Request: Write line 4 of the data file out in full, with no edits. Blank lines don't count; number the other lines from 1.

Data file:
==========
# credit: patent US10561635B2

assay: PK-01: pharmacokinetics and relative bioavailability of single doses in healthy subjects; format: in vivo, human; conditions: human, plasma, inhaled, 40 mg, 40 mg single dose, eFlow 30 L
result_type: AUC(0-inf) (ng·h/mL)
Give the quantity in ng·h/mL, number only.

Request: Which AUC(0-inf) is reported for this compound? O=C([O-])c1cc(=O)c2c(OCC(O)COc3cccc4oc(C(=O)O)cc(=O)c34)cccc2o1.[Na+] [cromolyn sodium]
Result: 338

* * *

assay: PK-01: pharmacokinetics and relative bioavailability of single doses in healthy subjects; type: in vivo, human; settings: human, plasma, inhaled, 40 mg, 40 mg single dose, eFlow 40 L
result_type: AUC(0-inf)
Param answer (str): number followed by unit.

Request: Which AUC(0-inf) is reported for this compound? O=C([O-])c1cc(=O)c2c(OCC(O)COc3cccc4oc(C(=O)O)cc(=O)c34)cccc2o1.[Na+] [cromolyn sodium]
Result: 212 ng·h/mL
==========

Give the quantity in ng·h/mL, number only.